Abandon Hope or Abandon Net Zero
This commentary was originally published in Real Clear Energy.
“Abandon all hope, ye who enter here,” reads an inscription at the gate to Hell in Dante’s “Inferno,” but in the modern world, Dante might as well be referring to the gates of Net Zero. After walking through those gates for a few days—maybe just a few minutes—most people would recoil at the effects of Net Zero: higher prices for everything, unreliable electricity, and a plunge into poverty. But as in “Inferno,” there is hope: you just have to abandon Net Zero. Cases-in-point include San Antonio, Texas; Huntington Beach, California; and Orange County, California.
For the past four years, San Antonio has been, by some metrics, the most-impoverished large metro area in the United States, surpassing Detroit. Despite its community’s pressing needs, San Antonio enacted a Climate Action and Adaptation Plan (CAAP) in 2019, with a vote of 10-1, to focus on “reducing the carbon intensity” of San Antonio’s electric generation instead of reducing the city’s poverty by providing more affordable and reliable energy.
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At the time, more than half of San Antonians polled said they were not willing to pay a single dime more for climate change programs. And yet, the city’s misguided climate plan was going to lead to higher utility bills by at least $1,000 a year per household.
That was in 2019. Regardless of whether San Antonians and Americans-at-large were willing to pay more for energy, inflation and the Biden administration’s war on fossil fuels has now caused energy prices to soar. A nationwide survey released in October 2022 said that “32% of Americans have paid a bill late in the past six months — and 61% of them say it’s because they didn’t have enough money to cover the costs.” A $1,000 a year increase—at least—with a net-zero campaign is not sustainable for a city already overrun by poverty and hurting from inflation and soaring energy prices.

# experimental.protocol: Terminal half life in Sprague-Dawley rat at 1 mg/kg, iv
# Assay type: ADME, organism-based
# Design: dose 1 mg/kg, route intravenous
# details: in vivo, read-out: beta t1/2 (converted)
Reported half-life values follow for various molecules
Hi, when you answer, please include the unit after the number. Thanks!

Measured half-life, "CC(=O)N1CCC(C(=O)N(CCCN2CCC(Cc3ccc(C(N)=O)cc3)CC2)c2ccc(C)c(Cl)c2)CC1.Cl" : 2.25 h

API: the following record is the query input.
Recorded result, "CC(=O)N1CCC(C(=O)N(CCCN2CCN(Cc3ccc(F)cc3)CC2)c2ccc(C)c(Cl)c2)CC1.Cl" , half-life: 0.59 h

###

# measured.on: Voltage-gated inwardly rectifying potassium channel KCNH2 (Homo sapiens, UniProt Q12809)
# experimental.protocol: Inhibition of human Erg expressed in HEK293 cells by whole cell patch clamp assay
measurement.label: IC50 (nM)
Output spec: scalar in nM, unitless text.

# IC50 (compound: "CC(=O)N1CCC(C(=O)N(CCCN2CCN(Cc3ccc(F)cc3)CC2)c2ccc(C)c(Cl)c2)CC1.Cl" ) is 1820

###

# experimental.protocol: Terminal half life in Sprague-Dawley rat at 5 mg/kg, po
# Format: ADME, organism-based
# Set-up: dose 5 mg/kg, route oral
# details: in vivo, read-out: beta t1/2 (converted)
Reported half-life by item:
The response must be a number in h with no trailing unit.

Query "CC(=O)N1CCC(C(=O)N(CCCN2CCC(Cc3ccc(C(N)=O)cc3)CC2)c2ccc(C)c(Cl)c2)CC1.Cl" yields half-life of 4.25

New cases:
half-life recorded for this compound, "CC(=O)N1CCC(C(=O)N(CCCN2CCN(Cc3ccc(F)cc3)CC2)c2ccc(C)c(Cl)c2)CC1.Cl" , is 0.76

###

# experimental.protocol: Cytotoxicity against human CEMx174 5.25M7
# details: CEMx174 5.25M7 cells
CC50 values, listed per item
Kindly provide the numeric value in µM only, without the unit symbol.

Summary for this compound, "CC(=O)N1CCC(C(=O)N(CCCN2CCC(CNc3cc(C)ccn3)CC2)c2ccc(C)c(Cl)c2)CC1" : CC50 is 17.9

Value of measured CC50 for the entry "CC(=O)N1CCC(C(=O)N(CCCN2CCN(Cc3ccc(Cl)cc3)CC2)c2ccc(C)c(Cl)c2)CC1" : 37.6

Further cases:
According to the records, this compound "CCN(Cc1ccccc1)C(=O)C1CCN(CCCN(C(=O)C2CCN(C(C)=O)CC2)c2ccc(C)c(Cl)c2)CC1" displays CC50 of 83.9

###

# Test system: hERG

In recent months, the city’s electric utility management and its rate advisory committee adopted a plan that will have the utility invest in significant new natural gas generation, eschewing calls from environmental groups to adopt a more wind and solar heavy mix. On Jan. 17, San Antonio Mayor Ron Nirenberg threw his support behind the proposal, noting that “People want to make sure that we can affordably keep the lights on in San Antonio,” and “In this scenario, we are owning more of that ability [to generate power] ourselves.” While not formally abandoning the city’s Net Zero by 2050 plan, the change is a tacit acknowledgement that the city’s largest source of greenhouse gas emissions, its electric utility, cannot affordably meet that goal.
Similarly, the Huntington Beach City Council just voted to pull out of its plan for 100% renewable energy with the Orange County Power Authority (OCPA). Like San Antonio, Huntington Beach has concerns for its residents, including the increasing homelessness in the community. Orange County had already bailed on the plan, claiming that “the authority failed to inform the public that their electricity bills were increasing.”
While citizens of San Antonio, Huntington Beach, and Orange County have averted the left’s woke Green New Deal for now, many cities and countries are still headed down the path of decarbonization to the detriment of their citizens’ livelihoods. Think about the countries that actually live at Net Zero. Malawi’s life expectancy is a full 20 years less than developed countries; a man can’t expect to live past 57. In Ethiopia, many girls walk more than three miles daily, spending eight hours walking to collect water, instead of attending school. Sri Lanka went from economic growth to plunging its people into hunger because of the (now former) president’s policies as the first ever Net Zero chief executive. He banned the use and importation of nitrogen-based fertilizer. Food production dropped 40% and prices rose 80%.
That’s the impact of Net Zero that the US will not have to feel if its cities and states continue to come to their senses about the impossibility of such a goal. Expensive energy hurts the poor; affordable and reliable energy has the power to lift millions out of poverty.
It's time to abandon Net Zero.